You may not give a lot of thought to the display on your smartphone or tablet; it gets the job done and that’s about it. But big changes are ahead in mobile displays.
Futuristic mobile screens caught plenty of attention at the Society of Information Display's recent event in Vancouver.
The annual Display Week conference traditionally has focused on larger screen devices, but mobile had a big impact this time.
From unbreakable smartphone displays and hi-resolution tablets to large e-Ink screens, TabTimes runs down the most exciting mobile display prototypes to emerge from the show.
Flexible & unbreakable smartphone displays
Imagine being able to contort your smartphone so that it could fit in your pocket, or leaving it on the side and knowing that it wouldn’t break if it fell from a table. That would be pretty cool, right?
LG certainly thinks so and it took the wraps off a 5-inch bendy and unbreakable OLED display at the tech conference. The display is made from plastic substrates, which are more flexible and cheaper to manufacture than glass substrates. LG is so confident about the display’s durability that it invited attendees to smash a hammer against the smartphone display at the show.
Samsung is no slouch in this area either and is reportedly working on flexible tablet screens that have their own in-built stand.
Pixel rich 7-inch tablets
When it comes to tablets, display innovation has largely been restricted to 9.7-inch (iPad) and 10-inch models (like the Nexus 10), with 7-inch versions left out of the picture.
Granted, Barnes & Noble’s Nook HD tablet has an impressive 1440 x 900 IPS display (243 pixels per inch) but that will be nothing if LG brings its latest prototype to market – a 7-inch Full HD resolution with over 300 pixels per inch (ppi). For some context, that’s a better pixel density than offered by the Retina Display on the iPad (264ppi).
This will be good news for the plethora of Android vendors hoping to stay in the low-end 7-inch tablet space, especially with Apple reportedly set to launch an iPad mini with Retina Display later this year.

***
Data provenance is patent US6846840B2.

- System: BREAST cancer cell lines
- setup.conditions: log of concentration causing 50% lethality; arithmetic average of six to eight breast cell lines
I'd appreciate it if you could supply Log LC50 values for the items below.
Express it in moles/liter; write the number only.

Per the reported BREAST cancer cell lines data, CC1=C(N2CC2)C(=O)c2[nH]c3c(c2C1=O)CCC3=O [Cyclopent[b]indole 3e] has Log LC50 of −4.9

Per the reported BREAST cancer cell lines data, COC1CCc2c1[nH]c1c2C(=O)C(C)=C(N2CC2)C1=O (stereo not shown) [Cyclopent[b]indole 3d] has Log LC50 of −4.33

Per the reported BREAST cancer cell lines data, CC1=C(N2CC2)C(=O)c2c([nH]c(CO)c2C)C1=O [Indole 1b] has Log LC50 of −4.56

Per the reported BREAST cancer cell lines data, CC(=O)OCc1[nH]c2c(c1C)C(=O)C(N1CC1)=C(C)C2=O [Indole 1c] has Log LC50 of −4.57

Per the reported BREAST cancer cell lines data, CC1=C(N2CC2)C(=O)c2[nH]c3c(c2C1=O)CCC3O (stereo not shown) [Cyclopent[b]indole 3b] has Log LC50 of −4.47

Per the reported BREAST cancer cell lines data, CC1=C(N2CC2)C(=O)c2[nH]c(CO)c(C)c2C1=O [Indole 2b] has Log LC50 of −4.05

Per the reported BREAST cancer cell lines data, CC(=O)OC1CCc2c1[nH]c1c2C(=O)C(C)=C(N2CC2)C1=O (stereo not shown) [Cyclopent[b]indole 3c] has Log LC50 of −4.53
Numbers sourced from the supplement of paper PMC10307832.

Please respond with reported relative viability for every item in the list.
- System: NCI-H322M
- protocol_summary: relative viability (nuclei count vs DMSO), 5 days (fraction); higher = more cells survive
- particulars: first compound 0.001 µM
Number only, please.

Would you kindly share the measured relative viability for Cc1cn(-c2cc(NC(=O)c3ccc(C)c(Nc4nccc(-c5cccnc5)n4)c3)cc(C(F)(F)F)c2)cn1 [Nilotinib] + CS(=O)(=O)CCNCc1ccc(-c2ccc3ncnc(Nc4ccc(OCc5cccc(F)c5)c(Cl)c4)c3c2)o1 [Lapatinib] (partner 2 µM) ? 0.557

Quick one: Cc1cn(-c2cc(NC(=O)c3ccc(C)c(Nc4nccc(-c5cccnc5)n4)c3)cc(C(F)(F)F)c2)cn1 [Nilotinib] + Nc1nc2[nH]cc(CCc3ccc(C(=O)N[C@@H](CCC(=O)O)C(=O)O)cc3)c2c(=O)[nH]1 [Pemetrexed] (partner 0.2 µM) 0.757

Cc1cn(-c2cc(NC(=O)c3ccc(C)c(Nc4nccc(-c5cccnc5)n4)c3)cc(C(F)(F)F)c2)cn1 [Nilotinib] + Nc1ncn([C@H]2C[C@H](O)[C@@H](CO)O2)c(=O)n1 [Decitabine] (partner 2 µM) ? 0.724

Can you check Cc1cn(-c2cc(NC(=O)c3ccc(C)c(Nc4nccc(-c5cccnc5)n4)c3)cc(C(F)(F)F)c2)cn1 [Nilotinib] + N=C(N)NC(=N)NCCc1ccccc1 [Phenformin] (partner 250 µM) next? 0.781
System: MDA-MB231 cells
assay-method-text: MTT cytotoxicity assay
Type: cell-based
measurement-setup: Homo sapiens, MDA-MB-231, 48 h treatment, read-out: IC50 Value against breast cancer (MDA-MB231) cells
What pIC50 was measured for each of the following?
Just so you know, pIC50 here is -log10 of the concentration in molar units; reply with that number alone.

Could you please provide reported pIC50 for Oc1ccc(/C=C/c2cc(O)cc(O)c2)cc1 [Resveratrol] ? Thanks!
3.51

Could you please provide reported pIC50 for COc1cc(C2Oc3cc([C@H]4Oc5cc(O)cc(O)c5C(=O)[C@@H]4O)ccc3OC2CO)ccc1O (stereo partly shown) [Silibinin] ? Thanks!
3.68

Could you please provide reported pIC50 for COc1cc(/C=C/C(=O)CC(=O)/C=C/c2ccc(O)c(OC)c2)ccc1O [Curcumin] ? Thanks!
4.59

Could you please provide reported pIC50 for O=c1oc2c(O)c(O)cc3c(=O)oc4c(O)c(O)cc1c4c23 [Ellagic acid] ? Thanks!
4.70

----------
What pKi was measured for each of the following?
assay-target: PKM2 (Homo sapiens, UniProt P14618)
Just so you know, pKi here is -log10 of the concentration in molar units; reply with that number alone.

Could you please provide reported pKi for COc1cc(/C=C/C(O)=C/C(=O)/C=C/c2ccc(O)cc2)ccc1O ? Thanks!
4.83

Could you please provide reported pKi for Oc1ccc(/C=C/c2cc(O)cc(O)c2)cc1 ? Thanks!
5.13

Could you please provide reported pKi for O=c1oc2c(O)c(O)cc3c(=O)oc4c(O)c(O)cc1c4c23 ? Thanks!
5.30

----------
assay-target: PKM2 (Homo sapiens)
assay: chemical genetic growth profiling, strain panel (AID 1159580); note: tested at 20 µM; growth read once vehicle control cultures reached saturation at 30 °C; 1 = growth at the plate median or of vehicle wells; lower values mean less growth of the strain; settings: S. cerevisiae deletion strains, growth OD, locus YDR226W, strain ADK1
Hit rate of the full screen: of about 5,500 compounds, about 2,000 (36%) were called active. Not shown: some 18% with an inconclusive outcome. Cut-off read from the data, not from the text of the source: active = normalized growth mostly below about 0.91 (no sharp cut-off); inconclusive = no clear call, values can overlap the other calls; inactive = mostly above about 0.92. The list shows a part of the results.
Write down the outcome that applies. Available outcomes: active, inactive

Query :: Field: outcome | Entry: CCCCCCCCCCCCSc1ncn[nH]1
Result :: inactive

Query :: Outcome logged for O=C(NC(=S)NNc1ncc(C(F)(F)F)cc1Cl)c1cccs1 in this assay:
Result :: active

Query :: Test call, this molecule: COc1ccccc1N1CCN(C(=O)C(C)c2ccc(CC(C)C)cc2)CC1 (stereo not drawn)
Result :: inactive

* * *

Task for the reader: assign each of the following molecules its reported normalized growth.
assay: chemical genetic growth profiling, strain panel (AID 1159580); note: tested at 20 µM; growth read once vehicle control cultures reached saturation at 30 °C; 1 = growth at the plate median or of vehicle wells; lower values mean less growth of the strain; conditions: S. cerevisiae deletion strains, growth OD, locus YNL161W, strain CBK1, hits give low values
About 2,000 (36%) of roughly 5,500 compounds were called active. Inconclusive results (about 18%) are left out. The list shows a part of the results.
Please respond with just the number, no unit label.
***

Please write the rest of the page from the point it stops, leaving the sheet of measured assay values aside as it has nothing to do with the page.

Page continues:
13-inch and above Ultrabooks with super high resolutions
You may be wowed by the ability of your hybrid Windows 8 Ultrabook to convert into a tablet, but the next wow factor could be coming soon – a display with a better resolution than Full HD.
That could well be the case with future devices from Samsung. The company teased a 3200 x 1800 resolution panel for 13-inch displays at the conference, which is better than the Retina MacBook Pro (2560 x 1600) and Samsung Series 9 prototype (2560 x 1400).
Furthermore, the company says that a reduction in the number of driver circuits and more efficient LED backlight units should give the display a “30% power saving” compared to existing LCDs.
LG also showed a Quad HD (2560 x 1440 resolution) for 14-inch laptops.
Today’s smartphones have much slimmer bezels than they did even three years ago, but they could virtually disappear if LG’s latest prototype -- based on its Oxide TFT technology -- comes to fruition.
The Korean firm’s next generation of TFT LCD screens are expected to have bezels that are just 1mm thick, something LG says will enable “borderless smartphones that are lightweight and emit significantly less heat”.
Super light (and large) eReaders
Sony heavily promoted its 13.3-inch e-Ink prototype at the Canadian show, an interesting concept which appears to bear some similarity with the displays used on the Boogie Board RIP and on the rugged Earl tablet.
Sony’s prototype weighs just 60g, matches the size of a sheet of A4 paper and boasts an on-board digitizer so you can scrawl notes on an electromagnetic induction touchscreen.
Although unlikely to come to mainstream media tablets in the foreseeable future, such technology would be a boon for Chinese and Indian tablet vendors looking to tap the low-end education market.
And… low-power smart watches?
Remember Qualcomm’s Mirasol – the ultra-low power display technology?
Well, the chipmaker looks like its returning to work on such technology despite having distanced itself from commercialization of the MEMS-based systems almost a year ago.
The firm has reportedly struggled to also bring the technology to larger screen sizes like phones and tablets, which may be the reason why company representatives told sources that the tech could appear in small-screen devices (roughly 1.5-inches) later this year.
This could, of course, time quick nicely with the plans of Apple and Microsoft to launch their own smart watches.
That said, Engadget reports that the firm did also demo an incredible 5.1-inch Mirasol display which had a staggering resolution of 2560 x 1440 (577 pixels per inch).